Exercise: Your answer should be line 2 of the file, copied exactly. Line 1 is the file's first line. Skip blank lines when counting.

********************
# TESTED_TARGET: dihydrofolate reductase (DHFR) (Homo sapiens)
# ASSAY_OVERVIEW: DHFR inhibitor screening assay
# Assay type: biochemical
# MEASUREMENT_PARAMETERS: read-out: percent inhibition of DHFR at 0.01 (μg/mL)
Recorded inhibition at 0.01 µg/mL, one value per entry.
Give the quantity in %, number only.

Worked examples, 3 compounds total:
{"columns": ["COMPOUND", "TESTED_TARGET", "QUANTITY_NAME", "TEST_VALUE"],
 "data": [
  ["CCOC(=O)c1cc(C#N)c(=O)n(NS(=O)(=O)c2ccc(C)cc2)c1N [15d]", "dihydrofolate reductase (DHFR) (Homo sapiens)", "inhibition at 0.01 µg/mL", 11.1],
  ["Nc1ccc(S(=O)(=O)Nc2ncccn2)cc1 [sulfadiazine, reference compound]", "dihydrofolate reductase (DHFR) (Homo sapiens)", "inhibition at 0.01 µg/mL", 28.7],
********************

# ASSAY_OVERVIEW: DHFR inhibitor screening assay